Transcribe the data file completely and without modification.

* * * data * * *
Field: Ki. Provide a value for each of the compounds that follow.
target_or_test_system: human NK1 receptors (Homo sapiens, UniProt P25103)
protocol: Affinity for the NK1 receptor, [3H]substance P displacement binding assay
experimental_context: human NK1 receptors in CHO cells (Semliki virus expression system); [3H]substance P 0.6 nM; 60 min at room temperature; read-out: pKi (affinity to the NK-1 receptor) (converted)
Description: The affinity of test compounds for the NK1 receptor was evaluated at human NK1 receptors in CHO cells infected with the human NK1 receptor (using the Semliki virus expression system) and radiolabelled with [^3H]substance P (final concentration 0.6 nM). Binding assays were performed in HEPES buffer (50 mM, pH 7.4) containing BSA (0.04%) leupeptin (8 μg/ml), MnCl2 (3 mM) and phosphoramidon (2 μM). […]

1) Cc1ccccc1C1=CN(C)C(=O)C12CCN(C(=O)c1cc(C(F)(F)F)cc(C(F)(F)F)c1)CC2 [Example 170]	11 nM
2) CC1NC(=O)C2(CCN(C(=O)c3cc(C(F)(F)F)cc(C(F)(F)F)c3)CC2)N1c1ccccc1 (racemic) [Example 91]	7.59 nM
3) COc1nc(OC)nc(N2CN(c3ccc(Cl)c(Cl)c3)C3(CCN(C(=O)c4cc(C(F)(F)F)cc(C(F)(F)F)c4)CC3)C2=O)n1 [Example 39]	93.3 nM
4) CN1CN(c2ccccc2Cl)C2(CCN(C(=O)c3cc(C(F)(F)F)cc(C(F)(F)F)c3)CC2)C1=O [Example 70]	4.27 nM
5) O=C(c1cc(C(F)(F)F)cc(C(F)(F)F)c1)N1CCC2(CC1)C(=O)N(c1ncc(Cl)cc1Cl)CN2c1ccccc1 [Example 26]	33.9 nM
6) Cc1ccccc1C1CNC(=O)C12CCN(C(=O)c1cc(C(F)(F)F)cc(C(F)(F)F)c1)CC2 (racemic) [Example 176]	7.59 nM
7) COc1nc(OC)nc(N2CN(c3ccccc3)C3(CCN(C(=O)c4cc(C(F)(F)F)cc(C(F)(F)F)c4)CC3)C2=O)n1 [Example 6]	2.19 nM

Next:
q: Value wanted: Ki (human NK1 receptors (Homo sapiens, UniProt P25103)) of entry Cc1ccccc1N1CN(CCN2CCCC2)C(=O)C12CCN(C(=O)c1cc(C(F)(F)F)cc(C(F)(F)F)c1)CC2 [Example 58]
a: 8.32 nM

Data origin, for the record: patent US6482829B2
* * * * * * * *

Field: Ki. Provide a value for each of the compounds that follow.
target_or_test_system: human NK1 receptors (Homo sapiens, UniProt P25103)
protocol: Affinity for the NK1 receptor, [3H]substance P displacement binding assay
experimental_context: human NK1 receptors in CHO cells (Semliki virus expression system); [3H]substance P 0.6 nM; 60 min at room temperature; read-out: pKi (affinity to the NK-1 receptor) (converted)
Description: The affinity of test compounds for the NK1 receptor was evaluated at human NK1 receptors in CHO cells infected with the human NK1 receptor (using the Semliki virus expression system) and radiolabelled with [^3H]substance P (final concentration 0.6 nM). Binding assays were performed in HEPES buffer (50 mM, pH 7.4) containing BSA (0.04%) leupeptin (8 μg/ml), MnCl2 (3 mM) and phosphoramidon (2 μM). […]

1) Cc1ccccc1C1=CN(C)C(=O)C12CCN(C(=O)c1cc(C(F)(F)F)cc(C(F)(F)F)c1)CC2 [Example 170]	11 nM
2) CC1NC(=O)C2(CCN(C(=O)c3cc(C(F)(F)F)cc(C(F)(F)F)c3)CC2)N1c1ccccc1 (racemic) [Example 91]	7.59 nM
3) COc1nc(OC)nc(N2CN(c3ccc(Cl)c(Cl)c3)C3(CCN(C(=O)c4cc(C(F)(F)F)cc(C(F)(F)F)c4)CC3)C2=O)n1 [Example 39]	93.3 nM
4) CN1CN(c2ccccc2Cl)C2(CCN(C(=O)c3cc(C(F)(F)F)cc(C(F)(F)F)c3)CC2)C1=O [Example 70]	4.27 nM
5) O=C(c1cc(C(F)(F)F)cc(C(F)(F)F)c1)N1CCC2(CC1)C(=O)N(c1ncc(Cl)cc1Cl)CN2c1ccccc1 [Example 26]	33.9 nM
6) Cc1ccccc1C1CNC(=O)C12CCN(C(=O)c1cc(C(F)(F)F)cc(C(F)(F)F)c1)CC2 (racemic) [Example 176]	7.59 nM
7) COc1nc(OC)nc(N2CN(c3ccccc3)C3(CCN(C(=O)c4cc(C(F)(F)F)cc(C(F)(F)F)c4)CC3)C2=O)n1 [Example 6]	2.19 nM

Next:
q: Value wanted: Ki (human NK1 receptors (Homo sapiens, UniProt P25103)) of entry Cc1ccccc1N1CN(CCN2CCCC2)C(=O)C12CCN(C(=O)c1cc(C(F)(F)F)cc(C(F)(F)F)c1)CC2 [Example 58]
a: 8.32 nM

Data origin, for the record: patent US6482829B2